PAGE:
MAC-UK were pleased to see the Department for Health and Social Care turn its attention to prevention as prevention is at the heart of what we do. The department outlined their ideas in the Prevention Vision and opened a prevention consultation in July 2019: Advancing our health: Prevention in the 2020s. Today this consultation closed and in response MAC-UK joined forces with Khulisa, StreetDoctors and Redthread to create and submit a position statement which can be found here. As organisations who all work to improve the lives of excluded young people and to tackle youth violence, we are positioned on the frontline at the intersection of health inequalities and violence and this position informed our response.

The approach to prevention outlined in the consultation document attempts to map out strategies for foundations of better health, including a good start in life, valuing health across all policies and environmental risks. However, within this focus the wider social determinants of health and health inequalities have been misunderstood and unaddressed. The prevention paper is over reliant on narratives of individual responsibility and lifestyle factors, clinical outcomes and although it attempts to be cross-governmental, solely focuses on the NHS and omits crime, air quality, work, sustainability and growth. 

Our position statement describes five areas in which the government could do more to create the necessary healthy environments and accessible services for socially excluded young people. This is essential to preventing the psychological distress and poor health outcomes of young people and to creating health equity:


  1. Implement a public health approach

A public health approach which tackles violence and mental health problems addresses all causes and promotes protective measures at the personal, familial community and national level.


  1. Address the social causes of ill-health by drawing on a ‘health in all policies’ approach

The prevention vision and green paper reference the impact of environment on health but only mentioned individualistic solutions, it fails to elaborate on potential societal approaches. A ‘health in all policies approach’ must be scaled beyond the small number of local authorities currently using it and given further funding so that local governments are able to proactively  address social factors that influence health.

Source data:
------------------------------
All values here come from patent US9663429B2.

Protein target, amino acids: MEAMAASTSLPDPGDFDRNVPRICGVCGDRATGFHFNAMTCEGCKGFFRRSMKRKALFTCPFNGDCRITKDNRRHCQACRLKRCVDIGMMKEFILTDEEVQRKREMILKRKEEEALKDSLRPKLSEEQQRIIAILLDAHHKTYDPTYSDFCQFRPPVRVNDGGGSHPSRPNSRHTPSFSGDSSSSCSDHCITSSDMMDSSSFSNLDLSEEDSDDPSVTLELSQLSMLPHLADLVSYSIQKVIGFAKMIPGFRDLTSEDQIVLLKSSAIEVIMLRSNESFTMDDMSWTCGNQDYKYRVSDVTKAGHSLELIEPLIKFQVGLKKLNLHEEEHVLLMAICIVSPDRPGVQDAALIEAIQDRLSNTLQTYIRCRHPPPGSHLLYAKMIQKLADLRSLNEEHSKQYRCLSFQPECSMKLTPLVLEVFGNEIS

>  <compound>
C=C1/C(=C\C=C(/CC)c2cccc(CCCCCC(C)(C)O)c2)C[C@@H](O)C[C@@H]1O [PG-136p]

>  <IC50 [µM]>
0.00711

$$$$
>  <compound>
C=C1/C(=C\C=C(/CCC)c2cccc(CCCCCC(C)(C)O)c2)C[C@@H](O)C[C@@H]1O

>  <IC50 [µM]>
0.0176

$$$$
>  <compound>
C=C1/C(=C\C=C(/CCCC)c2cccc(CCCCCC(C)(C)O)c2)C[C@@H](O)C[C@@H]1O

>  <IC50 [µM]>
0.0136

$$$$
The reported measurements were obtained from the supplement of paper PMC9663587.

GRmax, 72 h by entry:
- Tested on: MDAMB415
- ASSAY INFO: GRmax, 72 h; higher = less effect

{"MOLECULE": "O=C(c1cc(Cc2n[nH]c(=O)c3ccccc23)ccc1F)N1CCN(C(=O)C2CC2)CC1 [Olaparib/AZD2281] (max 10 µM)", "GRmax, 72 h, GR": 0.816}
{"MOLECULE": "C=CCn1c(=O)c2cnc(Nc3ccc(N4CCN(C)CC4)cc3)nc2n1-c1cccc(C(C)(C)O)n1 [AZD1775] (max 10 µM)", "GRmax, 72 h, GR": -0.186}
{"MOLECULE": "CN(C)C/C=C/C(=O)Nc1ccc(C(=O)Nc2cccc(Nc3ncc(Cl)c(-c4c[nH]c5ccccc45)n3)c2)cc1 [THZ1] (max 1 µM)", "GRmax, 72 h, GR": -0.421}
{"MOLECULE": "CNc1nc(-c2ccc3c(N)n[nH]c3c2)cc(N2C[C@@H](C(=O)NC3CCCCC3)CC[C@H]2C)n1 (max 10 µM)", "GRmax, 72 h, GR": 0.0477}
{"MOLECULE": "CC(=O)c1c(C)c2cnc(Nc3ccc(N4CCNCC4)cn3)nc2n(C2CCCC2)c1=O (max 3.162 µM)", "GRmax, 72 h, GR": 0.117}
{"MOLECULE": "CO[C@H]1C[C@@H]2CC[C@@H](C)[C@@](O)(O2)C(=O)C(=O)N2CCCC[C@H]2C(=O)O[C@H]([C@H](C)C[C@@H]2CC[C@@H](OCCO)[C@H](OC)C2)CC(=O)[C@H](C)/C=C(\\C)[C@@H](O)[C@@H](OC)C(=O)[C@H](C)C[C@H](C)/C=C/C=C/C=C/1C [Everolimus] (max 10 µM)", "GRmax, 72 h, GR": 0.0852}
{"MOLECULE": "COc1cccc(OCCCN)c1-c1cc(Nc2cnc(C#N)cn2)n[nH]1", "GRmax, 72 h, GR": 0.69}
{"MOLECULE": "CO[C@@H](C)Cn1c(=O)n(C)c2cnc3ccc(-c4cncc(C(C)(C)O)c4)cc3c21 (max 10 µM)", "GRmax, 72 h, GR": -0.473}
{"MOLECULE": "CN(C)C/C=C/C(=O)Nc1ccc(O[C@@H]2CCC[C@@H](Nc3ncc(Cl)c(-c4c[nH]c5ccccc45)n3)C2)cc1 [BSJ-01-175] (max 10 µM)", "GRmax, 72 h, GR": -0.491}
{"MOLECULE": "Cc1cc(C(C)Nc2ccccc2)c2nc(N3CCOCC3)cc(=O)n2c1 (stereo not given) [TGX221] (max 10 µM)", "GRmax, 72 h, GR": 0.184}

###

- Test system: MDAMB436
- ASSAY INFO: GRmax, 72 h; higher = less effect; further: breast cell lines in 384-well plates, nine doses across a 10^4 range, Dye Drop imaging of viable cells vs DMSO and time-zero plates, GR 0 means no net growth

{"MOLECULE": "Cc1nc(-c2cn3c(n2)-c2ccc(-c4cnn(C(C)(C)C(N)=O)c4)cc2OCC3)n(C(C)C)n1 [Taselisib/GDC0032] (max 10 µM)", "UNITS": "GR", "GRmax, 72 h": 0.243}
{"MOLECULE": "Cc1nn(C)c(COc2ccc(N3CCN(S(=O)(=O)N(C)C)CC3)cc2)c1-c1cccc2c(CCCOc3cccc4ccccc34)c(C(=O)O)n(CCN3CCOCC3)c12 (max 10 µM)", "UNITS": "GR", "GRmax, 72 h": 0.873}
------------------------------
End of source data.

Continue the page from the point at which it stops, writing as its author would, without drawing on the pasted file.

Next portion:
1. Ensure all new social, economic and public policies include a health inequalities impact assessment

Despite acknowledging the growing health inequalities across the country, the green paper doesn’t offer any credible solutions to change these large scale issues.  A health inequalities impact assessment should be carried out across all new and revised policies to understand and prevent how they might contribute to health inequalities. This is already being implemented in Scotland.


  1. Co-produce services and interventions with young people to ensure they are relevant, accessible and take into account the lived experience of those directly affected by health inequalities

Collaboration through co-production is key to preventative solutions for communities. Reducing top-down interventions and giving ownership to communities reduces feelings of helplessness and promotes a community’s self determination, which is essential to psychological well-being and good health.


  1. Ensure existing services are safe and appropriate for socially excluded young people

The positive impact of some school-based interventions is not sustainable unless supported by highly trained staff and ongoing community projects. Frontline staff  require appropriate psychologically-informed training, support and supervision to enable best practice.

Today MAC-UK have also responded to the online consultation using examples of best practice taken from our innovative INTEGRATE approach as well as our past and current projects. You can read the full Prevention Position Statement here.